Thursday, May 02, 2019

Welcome me to the 21st Century--finally :)

Our son has been bugging me for ages to create Facebook and Twitter accounts, even though I'm not fond of Twitter and don't want to have my life taken over by Facebook--he says that, with any luck, those accounts will direct more readers to this blog.

But what finally convinced me was finding out that Rabbi Shai Held posts on Facebook and that I couldn't read his posts unless I had a Facebook account.

My husband and I have been attending classes and lectures at Hadar since the summer of 2009, and have always found Rabbi Held to be an excellent (and humorous) teacher.  We also read every one of his Divrei Torah that are posted on the Hadar website when they first appeared in our e-mail inboxes.  I simply couldn't resist the opportunity to read (and watch videos of) his words between in-person classes and  lectures, and while awaiting his next publication.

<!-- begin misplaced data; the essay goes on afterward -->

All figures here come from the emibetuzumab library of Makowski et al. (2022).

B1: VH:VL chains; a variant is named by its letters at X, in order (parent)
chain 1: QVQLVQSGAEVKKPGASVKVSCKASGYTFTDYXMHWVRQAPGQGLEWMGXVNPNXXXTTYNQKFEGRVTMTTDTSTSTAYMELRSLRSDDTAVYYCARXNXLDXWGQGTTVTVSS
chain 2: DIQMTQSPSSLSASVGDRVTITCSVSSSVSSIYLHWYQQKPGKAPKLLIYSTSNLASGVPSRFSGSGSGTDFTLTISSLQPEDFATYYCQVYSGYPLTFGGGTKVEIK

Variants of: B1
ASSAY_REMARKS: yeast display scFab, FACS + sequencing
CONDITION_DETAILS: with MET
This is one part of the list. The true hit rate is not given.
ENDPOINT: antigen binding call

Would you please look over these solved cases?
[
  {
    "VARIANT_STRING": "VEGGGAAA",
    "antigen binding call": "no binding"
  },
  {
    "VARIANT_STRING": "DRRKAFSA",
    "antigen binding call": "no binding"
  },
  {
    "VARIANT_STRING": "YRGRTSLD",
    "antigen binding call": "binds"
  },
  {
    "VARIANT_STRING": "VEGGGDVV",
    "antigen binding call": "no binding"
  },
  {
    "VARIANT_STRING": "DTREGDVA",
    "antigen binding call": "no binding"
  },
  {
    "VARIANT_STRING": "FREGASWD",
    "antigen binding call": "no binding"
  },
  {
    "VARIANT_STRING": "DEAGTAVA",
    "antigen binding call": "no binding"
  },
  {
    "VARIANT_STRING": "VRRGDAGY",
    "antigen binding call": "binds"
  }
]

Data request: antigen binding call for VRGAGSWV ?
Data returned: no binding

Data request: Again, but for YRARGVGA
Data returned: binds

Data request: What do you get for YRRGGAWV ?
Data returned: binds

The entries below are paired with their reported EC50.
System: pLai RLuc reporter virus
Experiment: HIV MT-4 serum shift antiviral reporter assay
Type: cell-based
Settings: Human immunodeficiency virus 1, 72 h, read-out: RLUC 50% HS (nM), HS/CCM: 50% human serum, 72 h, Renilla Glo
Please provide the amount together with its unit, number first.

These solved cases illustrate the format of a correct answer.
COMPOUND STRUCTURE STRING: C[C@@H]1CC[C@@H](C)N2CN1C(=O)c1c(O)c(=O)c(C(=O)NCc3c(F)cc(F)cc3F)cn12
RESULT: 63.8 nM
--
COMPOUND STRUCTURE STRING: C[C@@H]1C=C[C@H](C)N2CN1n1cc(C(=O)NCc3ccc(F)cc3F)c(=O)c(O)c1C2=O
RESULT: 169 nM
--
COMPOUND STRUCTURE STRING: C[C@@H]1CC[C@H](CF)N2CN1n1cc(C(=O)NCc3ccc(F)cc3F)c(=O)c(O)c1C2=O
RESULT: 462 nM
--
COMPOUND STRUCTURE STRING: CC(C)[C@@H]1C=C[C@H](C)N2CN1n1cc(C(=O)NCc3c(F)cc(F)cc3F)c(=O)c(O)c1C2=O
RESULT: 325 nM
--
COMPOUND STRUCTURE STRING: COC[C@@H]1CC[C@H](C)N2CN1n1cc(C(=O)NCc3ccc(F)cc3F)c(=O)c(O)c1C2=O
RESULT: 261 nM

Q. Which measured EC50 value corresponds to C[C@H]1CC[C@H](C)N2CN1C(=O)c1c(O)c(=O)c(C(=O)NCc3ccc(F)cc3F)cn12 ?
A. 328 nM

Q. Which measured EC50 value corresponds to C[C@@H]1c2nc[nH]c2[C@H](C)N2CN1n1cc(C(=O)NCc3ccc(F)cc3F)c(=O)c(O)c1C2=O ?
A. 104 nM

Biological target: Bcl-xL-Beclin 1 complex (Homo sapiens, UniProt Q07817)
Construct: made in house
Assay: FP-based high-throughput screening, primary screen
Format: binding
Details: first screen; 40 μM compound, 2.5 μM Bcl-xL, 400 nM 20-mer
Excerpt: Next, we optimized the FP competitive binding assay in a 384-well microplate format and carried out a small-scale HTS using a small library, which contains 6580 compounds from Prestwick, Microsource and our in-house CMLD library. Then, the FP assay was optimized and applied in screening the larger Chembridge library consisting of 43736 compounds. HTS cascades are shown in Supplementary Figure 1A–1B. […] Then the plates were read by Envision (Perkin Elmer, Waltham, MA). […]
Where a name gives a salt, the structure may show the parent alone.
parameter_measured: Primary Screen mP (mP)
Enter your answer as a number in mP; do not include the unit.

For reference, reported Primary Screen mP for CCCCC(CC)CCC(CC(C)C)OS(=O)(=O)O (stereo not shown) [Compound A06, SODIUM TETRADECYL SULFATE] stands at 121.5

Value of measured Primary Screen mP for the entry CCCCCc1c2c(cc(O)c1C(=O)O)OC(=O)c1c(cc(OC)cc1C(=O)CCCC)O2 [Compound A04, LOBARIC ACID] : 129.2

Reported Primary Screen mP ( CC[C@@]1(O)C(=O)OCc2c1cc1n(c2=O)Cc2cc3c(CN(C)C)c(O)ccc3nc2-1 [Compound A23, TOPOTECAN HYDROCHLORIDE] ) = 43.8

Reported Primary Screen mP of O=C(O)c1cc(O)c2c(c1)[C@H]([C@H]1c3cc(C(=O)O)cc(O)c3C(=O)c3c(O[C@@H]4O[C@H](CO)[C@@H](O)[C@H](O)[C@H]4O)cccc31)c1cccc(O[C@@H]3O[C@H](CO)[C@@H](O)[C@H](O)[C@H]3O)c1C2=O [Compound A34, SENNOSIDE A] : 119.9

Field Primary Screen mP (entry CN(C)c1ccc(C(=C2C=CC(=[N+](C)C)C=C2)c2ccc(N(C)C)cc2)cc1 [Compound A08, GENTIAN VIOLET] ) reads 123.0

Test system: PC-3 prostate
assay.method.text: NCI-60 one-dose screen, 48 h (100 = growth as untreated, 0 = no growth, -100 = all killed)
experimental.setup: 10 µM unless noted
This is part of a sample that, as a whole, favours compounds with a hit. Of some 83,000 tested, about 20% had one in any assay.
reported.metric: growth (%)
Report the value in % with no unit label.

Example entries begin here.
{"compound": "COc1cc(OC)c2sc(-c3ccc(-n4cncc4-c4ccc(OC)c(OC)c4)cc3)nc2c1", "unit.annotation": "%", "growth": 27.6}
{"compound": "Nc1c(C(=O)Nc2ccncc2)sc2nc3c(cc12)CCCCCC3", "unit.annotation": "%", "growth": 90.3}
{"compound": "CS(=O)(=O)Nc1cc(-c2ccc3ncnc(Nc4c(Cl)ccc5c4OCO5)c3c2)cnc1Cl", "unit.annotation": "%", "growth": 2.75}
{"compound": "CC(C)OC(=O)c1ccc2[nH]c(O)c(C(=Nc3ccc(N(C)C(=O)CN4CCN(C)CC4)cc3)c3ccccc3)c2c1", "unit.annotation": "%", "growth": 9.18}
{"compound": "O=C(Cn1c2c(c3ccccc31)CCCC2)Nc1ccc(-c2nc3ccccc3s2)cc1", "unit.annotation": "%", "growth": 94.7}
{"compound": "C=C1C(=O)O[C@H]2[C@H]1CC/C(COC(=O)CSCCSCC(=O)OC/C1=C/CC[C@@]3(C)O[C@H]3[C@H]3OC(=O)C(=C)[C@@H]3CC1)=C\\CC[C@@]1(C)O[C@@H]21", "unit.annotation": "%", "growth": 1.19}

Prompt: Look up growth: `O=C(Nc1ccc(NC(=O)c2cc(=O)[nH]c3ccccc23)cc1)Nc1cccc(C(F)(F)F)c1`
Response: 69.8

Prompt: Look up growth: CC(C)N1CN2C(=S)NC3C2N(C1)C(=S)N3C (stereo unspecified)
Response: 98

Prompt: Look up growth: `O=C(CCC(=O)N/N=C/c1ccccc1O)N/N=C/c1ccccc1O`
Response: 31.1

So, better late than never, I'm copying Rabbi Held's March 15 Facebook post (because reading and publishing posts is what a nut case like me does for fun after eye surgery):

"Sometimes I think an awful lot comes down to one very simple thing: how universal is your notion of shared humanity?

As I've written elsewhere, "Where this is concerned, the history of human civilization is filled with one horrific failure after another. White people still struggle to see that people of color are no less human, and no less precious than they; people who are wealthy often forget that people who are poor are no less human, and no less precious, than they; people who are able-bodied all too often fail to see that people with disabilities are no less human, and no less precious, than they; and people who are straight are just beginning to see that people of varying sexual orientations and identities are no less human, and no less precious, than they."

When we die, among the questions the heavenly court will ask us is: Did you dehumanize others? Did you stand by silently while others dehumanized? Did the shared humanity of all those born of human parents motivate, challenge, and inspire you?"



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